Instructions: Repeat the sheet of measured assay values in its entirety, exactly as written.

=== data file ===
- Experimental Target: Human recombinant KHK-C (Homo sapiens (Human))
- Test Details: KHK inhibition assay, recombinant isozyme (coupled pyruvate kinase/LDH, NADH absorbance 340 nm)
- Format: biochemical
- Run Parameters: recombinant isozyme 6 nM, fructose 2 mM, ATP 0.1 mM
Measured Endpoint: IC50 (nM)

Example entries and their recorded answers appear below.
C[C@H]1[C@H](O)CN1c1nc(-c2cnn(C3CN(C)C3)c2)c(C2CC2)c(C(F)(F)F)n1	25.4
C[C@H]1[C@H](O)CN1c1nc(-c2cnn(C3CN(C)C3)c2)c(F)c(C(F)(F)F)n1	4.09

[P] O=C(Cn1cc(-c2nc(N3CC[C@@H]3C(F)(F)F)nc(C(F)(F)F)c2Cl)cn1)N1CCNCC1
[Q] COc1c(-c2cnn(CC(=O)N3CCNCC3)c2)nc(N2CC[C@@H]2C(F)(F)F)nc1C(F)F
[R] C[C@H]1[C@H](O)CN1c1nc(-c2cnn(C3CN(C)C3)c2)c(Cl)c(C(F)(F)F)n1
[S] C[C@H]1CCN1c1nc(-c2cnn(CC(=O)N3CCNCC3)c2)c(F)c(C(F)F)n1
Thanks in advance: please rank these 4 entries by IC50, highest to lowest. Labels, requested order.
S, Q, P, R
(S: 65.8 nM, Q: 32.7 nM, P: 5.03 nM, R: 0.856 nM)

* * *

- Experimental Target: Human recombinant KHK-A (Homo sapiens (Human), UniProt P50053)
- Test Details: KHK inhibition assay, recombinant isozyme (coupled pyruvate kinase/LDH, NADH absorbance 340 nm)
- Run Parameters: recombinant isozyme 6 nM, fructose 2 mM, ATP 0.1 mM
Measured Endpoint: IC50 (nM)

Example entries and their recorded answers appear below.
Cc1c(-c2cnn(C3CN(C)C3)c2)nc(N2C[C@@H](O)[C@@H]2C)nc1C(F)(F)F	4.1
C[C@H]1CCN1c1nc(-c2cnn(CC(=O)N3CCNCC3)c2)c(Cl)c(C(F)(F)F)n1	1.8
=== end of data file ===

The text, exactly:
- Experimental Target: Human recombinant KHK-C (Homo sapiens (Human))
- Test Details: KHK inhibition assay, recombinant isozyme (coupled pyruvate kinase/LDH, NADH absorbance 340 nm)
- Format: biochemical
- Run Parameters: recombinant isozyme 6 nM, fructose 2 mM, ATP 0.1 mM
Measured Endpoint: IC50 (nM)

Example entries and their recorded answers appear below.
C[C@H]1[C@H](O)CN1c1nc(-c2cnn(C3CN(C)C3)c2)c(C2CC2)c(C(F)(F)F)n1	25.4
C[C@H]1[C@H](O)CN1c1nc(-c2cnn(C3CN(C)C3)c2)c(F)c(C(F)(F)F)n1	4.09

[P] O=C(Cn1cc(-c2nc(N3CC[C@@H]3C(F)(F)F)nc(C(F)(F)F)c2Cl)cn1)N1CCNCC1
[Q] COc1c(-c2cnn(CC(=O)N3CCNCC3)c2)nc(N2CC[C@@H]2C(F)(F)F)nc1C(F)F
[R] C[C@H]1[C@H](O)CN1c1nc(-c2cnn(C3CN(C)C3)c2)c(Cl)c(C(F)(F)F)n1
[S] C[C@H]1CCN1c1nc(-c2cnn(CC(=O)N3CCNCC3)c2)c(F)c(C(F)F)n1
Thanks in advance: please rank these 4 entries by IC50, highest to lowest. Labels, requested order.
S, Q, P, R
(S: 65.8 nM, Q: 32.7 nM, P: 5.03 nM, R: 0.856 nM)

* * *

- Experimental Target: Human recombinant KHK-A (Homo sapiens (Human), UniProt P50053)
- Test Details: KHK inhibition assay, recombinant isozyme (coupled pyruvate kinase/LDH, NADH absorbance 340 nm)
- Run Parameters: recombinant isozyme 6 nM, fructose 2 mM, ATP 0.1 mM
Measured Endpoint: IC50 (nM)

Example entries and their recorded answers appear below.
Cc1c(-c2cnn(C3CN(C)C3)c2)nc(N2C[C@@H](O)[C@@H]2C)nc1C(F)(F)F	4.1
C[C@H]1CCN1c1nc(-c2cnn(CC(=O)N3CCNCC3)c2)c(Cl)c(C(F)(F)F)n1	1.8